After 36 years of constant eruptions, Kilauea — Hawaii's most active volcano — has stopped erupting. The result has been crystal clear skies, an end to the volcanic haze known as "vog," and a big collective sigh of relief from residents across the Big Island.
The most recent eruption of Kilauea began when the ground split open in a field of Ohia trees in 1981, and continued unabated for over three decades - becoming the longest lasting eruption in the volcano’s observed history. Previous Kilauea eruptions throughout most of the 20th century lasted less than a year, with periods of reprieve between eruptions lasting months to decades.
What is vog?
Kilauea is an amazing attraction when it is active, and one of the few places on earth where erupting lava can be viewed up close. One unique by-product of Kilauea’s eruptions was “vog” — local lexicon for the volcanic haze that emanates from lava channels as they enter the Pacific Ocean. Towers of steaming smoke would diffuse into the local atmosphere, creating a light haze — like a single drop of milk in a bucket of water — that would sporadically appear when the near-constant trade winds would slacken.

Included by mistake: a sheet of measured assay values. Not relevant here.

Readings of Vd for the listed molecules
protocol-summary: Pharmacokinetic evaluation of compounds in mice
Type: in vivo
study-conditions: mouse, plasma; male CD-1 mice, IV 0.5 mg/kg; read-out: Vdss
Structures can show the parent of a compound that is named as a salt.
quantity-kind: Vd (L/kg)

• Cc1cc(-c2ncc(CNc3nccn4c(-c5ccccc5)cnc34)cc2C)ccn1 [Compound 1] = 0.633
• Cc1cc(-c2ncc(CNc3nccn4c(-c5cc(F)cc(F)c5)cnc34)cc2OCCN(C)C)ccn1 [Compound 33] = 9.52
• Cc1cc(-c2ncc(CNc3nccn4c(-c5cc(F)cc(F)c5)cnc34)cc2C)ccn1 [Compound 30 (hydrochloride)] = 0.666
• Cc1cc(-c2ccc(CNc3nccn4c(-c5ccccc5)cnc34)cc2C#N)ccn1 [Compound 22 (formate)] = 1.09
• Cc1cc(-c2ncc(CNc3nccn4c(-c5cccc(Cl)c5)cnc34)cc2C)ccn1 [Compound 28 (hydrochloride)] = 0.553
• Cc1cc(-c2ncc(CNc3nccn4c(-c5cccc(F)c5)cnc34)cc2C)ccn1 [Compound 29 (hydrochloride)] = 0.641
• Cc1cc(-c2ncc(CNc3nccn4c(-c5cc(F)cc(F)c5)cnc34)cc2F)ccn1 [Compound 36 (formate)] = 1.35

Vog drifted with the winds and was selective, affecting certain areas and not others. Vog was particularly prevalent in the North and South Kona districts, where massive Mauna Loa and Hualalai mountains create an atmospheric eddy just downwind from Kilauea’s summit.
The 2018 Kilauea eruption, which began in May, created one of the most voluminous lava flows ever documented from Kilauea. A huge, incandescent lava channel, which drained from Fissure 8, flowed directly into the ocean at a rapid pace and created the worst episode of vog in living memory. The “voggy” conditions had little impact in areas such as Hilo or Kohala, but the city of Kona was plunged into a two-month period of almost continuous haze.
The eruption rapidly wound down after 90 days, and the volcano ceased erupting completely around August 15, 2018. Since then, the skies have been as clear as ever, allowing Kona residents the chance to see more than 70 miles away to the island of Maui. On the clearest days, the distant mountain peaks of Lanai and Molokai can be seen looming above the horizon.
Hawaii has never been more beautiful than it is today. As for the Kilauea volcano forecast, it will one day erupt again. But it might be years, or even decades, before the word “vog” is uttered again in Kona.